Jonathan Zimmerman, 45
Director of the history of education program &Professor of Education and History,
Steinhardt School of Education and Professor of history in the Graduate School of Arts and Sciences,
New York University.
I'm not a religious person, in the usual sense of the term, but I've come to believe in epiphanies. I had my first one about 15 years ago, when I was doing my doctoral research. As a former Peace Corps volunteer and public school teacher, I entered graduate school with the vague idea of writing a dissertation about education. Drug and alcohol instruction seemed like a good topic, because I knew-from my own experience-that it was mostly a failure. So I resolved to uncover the roots of this evil phenomenon, as historians are wont to do, and to explain How We Went So Very Wrong. Along the way, of course, I would also demonstrate How I Was So Very Right. Historians like to do that, too.
As I soon discovered, public school alcohol education was the brainchild of the Women's Christian Temperance Union. So I buried myself in WCTU journals and archives, exploring how these dedicated but misguided ladies (as I saw them) spread the good word about Demon Rum. Then, a few months into my research, I unearthed a letter from F. C. Atwell. Like me, Atwell was a career educator; even more, he was also a bitter critic of the WCTU."If my child had scarlet fever, it would be the height of folly for me to call in a physician and demand that he cure him by the use of cod liver oil," Atwell wrote, in an attack on"meddling" temperance women."Those who have studied neither pedagogy nor psychology should be content to leave the details and the method of achieving the desired result to those who have."
I squinted into the microfilm reader, struggling to decipher Atwell's unwieldy handwriting. More than that, though, I struggled against myself. Denouncing the WCTU put me in league with F. C. Atwell, who simply did not believe that laypeople-and, especially, laywomen-should have any say in public school curricula. And that was not a place where I wanted to be. So I rethought the entire project and-eventually-my entire philosophy, about education and everything else.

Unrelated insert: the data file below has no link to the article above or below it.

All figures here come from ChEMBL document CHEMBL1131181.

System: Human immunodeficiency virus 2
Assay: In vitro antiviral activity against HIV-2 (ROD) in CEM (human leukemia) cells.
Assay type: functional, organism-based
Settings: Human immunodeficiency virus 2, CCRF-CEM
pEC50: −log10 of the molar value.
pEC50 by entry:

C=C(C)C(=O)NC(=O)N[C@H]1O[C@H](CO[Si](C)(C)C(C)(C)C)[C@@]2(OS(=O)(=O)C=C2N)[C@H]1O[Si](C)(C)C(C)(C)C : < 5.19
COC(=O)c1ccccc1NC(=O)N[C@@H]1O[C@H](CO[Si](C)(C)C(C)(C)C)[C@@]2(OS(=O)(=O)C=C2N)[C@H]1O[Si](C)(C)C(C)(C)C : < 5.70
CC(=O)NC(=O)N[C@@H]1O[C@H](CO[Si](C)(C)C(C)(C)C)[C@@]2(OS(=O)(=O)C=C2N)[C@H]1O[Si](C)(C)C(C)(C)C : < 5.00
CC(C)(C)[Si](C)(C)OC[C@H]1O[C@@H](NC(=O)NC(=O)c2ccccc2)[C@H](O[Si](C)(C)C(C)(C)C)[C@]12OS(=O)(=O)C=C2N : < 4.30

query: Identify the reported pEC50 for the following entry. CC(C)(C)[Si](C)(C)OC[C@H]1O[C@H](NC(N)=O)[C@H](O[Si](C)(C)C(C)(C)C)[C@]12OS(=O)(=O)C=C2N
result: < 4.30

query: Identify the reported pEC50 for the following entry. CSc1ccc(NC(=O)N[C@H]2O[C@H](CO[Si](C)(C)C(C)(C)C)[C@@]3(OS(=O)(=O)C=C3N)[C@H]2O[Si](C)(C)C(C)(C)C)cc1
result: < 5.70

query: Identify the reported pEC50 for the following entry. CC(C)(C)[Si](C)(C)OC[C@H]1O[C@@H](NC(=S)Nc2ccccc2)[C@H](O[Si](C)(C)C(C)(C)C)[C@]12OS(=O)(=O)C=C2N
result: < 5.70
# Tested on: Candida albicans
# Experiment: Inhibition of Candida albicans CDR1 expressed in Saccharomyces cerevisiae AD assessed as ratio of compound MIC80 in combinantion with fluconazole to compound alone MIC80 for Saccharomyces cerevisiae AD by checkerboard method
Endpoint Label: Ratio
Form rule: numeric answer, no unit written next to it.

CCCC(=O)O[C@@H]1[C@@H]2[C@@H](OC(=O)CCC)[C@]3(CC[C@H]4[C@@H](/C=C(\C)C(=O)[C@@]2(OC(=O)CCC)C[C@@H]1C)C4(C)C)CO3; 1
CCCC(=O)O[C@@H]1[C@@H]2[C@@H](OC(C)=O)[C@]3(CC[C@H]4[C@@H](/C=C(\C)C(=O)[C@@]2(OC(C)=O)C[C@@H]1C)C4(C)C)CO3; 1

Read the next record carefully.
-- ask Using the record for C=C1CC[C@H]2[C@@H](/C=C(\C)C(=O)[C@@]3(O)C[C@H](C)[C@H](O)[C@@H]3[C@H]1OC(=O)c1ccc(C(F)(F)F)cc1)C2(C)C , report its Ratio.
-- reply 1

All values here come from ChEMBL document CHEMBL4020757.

That was my first epiphany. I've experienced others, too, in every book that I've written. The epiphany comes on suddenly, shocking you out of your smug self-assuredness. It humbles you with its force and its logic. And, most of all, it makes you surprised. In my second book, about debates over history and religion in the school curriculum, I was surprised to find that most advocates for"prayer in the public schools" before the 1960s were liberal or even radical Christians, not conservative or fundamentalist ones. In my third book, I was surprised to find that the" cultural sensitivity" of overseas American missionaries and teachers-including, at one time, myself-masked a profoundly arrogant set of assumptions about culture itself. And I was surprised, throughout my career, at how many of my questions and answers concerned matters of faith and God. Like I said, I'm not a religious person. But I've come to understand the immense role of luck and grace in my own life, especially in the history that I write. And that might be my biggest epiphany of all.
By Jonathan Zimmerman
About Jonathan Zimmerman
comments powered by Disqus
- Killer took selfie after stabbing historian over rare ‘Wind in the Willows’ book
- VW fires corporate historian who drew attention to wartime ties to Nazis
- Trump Recording Narrows Divide on Sexual Assault
- SUNY professor says Trump win at least 87 percent certain; other polls 'bunk'
- Petition Started to Include Clarence Thomas in National African American Museum
- Garry Wills says there’s one human test we can use to decide who’s the better candidate: Trump or Clinton
- Get to Know the Semifinalists for the National Book Award
- Steven Runciman — historian, tease and professional enigma — is the subject of a biography
- Historian Eric Foner: Trump is Logical Conclusion of What the GOP Has Been Doing for Decades
- Ken Burns developing 'The Gene' based on Mukherjee's bestseller